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Real Estate Weekly

Duane Reade has signed a deal for roughly 12,000 square feet at 60 Spring Street according to sources.
The space is being vacated by Parasuco Jeans, which acquired the retail condominium in the building for about $9 million in 2005 from the developer Shaya Boymelgreen, who had bought and converted the 12-story building into residential condos.

The store was the first and only location in the U.S. for the Canadian clothing company, known primarily for its jeans. A person who answered the phone at the store and identified herself as the district manager confirmed that Parasuco would be closing and that Duane Reade will be taking the space.

Salvatore Parasuco, the company’s chief executive, will continue to own the space, according to a source, and collect the nearly $1 million in annual rent that Duane Reade was said to have agreed to pay in the deal.

One person familiar with Duane Reade’s lease at 60 Spring Street said the deal was conceived by company executives almost a year ago to be emblematic of the new image they have been trying to model for the pharmacy chain.
Although Duane Reade’s saturation of the city streetscape through years of aggressive leasing have made it the most convenient option among pharmacy chains for many New Yorkers, its stores suffered from a reputation for being cramped and dingy. In recent years, the company had appeared close to collapse under what some analysts had predicted would be a lethal debt load. But Duane Reade mounted what appears to be a turnaround, freshening up its stores and in February arranging a deal to be sold to rival Walgreens for $1.1 billion in an acquisition that appeared to bolster its tenuous financial position.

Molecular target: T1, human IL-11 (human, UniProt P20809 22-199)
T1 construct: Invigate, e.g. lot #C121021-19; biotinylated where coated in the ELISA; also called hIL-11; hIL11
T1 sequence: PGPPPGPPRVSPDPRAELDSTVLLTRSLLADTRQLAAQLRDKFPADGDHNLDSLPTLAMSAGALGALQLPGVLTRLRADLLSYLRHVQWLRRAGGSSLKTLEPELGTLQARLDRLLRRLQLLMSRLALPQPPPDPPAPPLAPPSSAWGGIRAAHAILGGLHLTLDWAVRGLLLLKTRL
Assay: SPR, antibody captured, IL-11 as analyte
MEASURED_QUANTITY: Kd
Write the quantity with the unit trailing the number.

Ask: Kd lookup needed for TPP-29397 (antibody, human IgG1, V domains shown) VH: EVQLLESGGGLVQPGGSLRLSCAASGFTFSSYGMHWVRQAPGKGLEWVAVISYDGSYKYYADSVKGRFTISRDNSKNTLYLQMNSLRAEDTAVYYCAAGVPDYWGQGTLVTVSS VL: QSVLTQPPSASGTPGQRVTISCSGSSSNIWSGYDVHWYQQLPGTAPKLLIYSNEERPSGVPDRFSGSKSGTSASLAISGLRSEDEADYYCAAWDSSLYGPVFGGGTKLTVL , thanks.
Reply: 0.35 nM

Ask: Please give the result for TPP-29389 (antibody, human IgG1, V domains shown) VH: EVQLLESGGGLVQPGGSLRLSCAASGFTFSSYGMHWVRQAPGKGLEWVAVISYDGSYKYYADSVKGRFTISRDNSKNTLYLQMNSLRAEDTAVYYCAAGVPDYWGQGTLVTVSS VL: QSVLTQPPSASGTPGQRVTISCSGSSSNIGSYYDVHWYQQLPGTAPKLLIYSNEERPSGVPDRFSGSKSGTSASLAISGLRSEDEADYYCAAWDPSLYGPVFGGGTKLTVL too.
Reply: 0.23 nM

The source said that the space at 60 Spring embodies the kind of attributes the company wants its stores to now exude. Formerly the headquarters of the East River Savings Bank, the lower section of the building that houses the retail space features an eye-catching three-story colonnade and limestone façade.

“It looks like Grand Central Terminal inside,” the source said, describing the interior of the space as having nearly 30-foot ceilings, gilded moldings and a marble staircase leading to the basement of the dual level space. Duane Reade executives had been “relentless” in pursuing the deal the person said and considered the location, even though it will be slightly smaller than a typical Duane Reade branch, to be perfect for a flagship Manhattan store.

“They’re absolutely committed to shedding their old frumpy image and showing that they’re the sexiest, hippest, greatest drug store around,” the source said. “Yet they’ve always called themselves New York’s drug store and this space is so iconically New York and classic downtown.” Jeff Winick, the chief executive of Winick Realty Group, a brokerage that specializes in retail leasing, represented Duane Reade in the deal. Winick declined to comment for this article.
MICHAEL GLANZBERG, a principal at Sinvin Realty LLC, a brokerage that specializes in retail deals primarily in Soho and other areas in midtown south and Lower Manhattan, marketed the space for Parasuco. Reached in his office, Glanzberg confirmed that he was Parasuco’s representative along with CHRIS JOHNSON, a director at Sinvin.
The district manager at Parasuco, who gave her name as Christine, said that the lease was prompted by Duane Reade’s strong financial offer for the space, suggesting that profit and not anemic sales had motivated the deal.